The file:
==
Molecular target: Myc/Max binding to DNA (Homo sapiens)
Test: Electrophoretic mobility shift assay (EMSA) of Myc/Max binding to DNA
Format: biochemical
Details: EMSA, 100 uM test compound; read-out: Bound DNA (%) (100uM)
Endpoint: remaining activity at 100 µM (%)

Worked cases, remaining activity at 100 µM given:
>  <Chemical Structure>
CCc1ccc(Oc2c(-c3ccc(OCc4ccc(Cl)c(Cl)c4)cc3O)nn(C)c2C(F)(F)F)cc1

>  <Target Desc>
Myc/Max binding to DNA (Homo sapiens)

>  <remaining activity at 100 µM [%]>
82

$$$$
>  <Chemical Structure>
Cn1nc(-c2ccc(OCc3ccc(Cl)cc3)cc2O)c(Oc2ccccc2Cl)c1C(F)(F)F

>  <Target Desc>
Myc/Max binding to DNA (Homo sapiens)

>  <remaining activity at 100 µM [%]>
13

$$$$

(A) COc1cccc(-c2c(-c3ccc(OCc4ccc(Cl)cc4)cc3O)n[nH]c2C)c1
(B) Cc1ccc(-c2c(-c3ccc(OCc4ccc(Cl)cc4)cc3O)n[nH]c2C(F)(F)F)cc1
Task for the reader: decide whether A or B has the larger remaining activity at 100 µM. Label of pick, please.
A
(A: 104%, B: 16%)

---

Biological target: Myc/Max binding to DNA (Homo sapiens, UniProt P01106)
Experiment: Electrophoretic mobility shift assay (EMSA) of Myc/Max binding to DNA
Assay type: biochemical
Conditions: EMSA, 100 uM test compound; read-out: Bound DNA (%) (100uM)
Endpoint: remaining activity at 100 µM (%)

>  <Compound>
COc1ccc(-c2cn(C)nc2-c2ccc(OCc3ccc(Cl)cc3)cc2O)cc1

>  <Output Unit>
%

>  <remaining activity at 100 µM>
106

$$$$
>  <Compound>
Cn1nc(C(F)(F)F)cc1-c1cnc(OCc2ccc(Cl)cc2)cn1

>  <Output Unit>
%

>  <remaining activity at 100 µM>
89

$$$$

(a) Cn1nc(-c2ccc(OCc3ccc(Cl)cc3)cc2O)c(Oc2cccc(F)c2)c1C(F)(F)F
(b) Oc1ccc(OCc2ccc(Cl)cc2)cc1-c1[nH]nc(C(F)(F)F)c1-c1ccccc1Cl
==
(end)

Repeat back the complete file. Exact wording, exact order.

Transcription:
Molecular target: Myc/Max binding to DNA (Homo sapiens)
Test: Electrophoretic mobility shift assay (EMSA) of Myc/Max binding to DNA
Format: biochemical
Details: EMSA, 100 uM test compound; read-out: Bound DNA (%) (100uM)
Endpoint: remaining activity at 100 µM (%)

Worked cases, remaining activity at 100 µM given:
>  <Chemical Structure>
CCc1ccc(Oc2c(-c3ccc(OCc4ccc(Cl)c(Cl)c4)cc3O)nn(C)c2C(F)(F)F)cc1

>  <Target Desc>
Myc/Max binding to DNA (Homo sapiens)

>  <remaining activity at 100 µM [%]>
82

$$$$
>  <Chemical Structure>
Cn1nc(-c2ccc(OCc3ccc(Cl)cc3)cc2O)c(Oc2ccccc2Cl)c1C(F)(F)F

>  <Target Desc>
Myc/Max binding to DNA (Homo sapiens)

>  <remaining activity at 100 µM [%]>
13

$$$$

(A) COc1cccc(-c2c(-c3ccc(OCc4ccc(Cl)cc4)cc3O)n[nH]c2C)c1
(B) Cc1ccc(-c2c(-c3ccc(OCc4ccc(Cl)cc4)cc3O)n[nH]c2C(F)(F)F)cc1
Task for the reader: decide whether A or B has the larger remaining activity at 100 µM. Label of pick, please.
A
(A: 104%, B: 16%)

---

Biological target: Myc/Max binding to DNA (Homo sapiens, UniProt P01106)
Experiment: Electrophoretic mobility shift assay (EMSA) of Myc/Max binding to DNA
Assay type: biochemical
Conditions: EMSA, 100 uM test compound; read-out: Bound DNA (%) (100uM)
Endpoint: remaining activity at 100 µM (%)

>  <Compound>
COc1ccc(-c2cn(C)nc2-c2ccc(OCc3ccc(Cl)cc3)cc2O)cc1

>  <Output Unit>
%

>  <remaining activity at 100 µM>
106

$$$$
>  <Compound>
Cn1nc(C(F)(F)F)cc1-c1cnc(OCc2ccc(Cl)cc2)cn1

>  <Output Unit>
%

>  <remaining activity at 100 µM>
89

$$$$

(a) Cn1nc(-c2ccc(OCc3ccc(Cl)cc3)cc2O)c(Oc2cccc(F)c2)c1C(F)(F)F
(b) Oc1ccc(OCc2ccc(Cl)cc2)cc1-c1[nH]nc(C(F)(F)F)c1-c1ccccc1Cl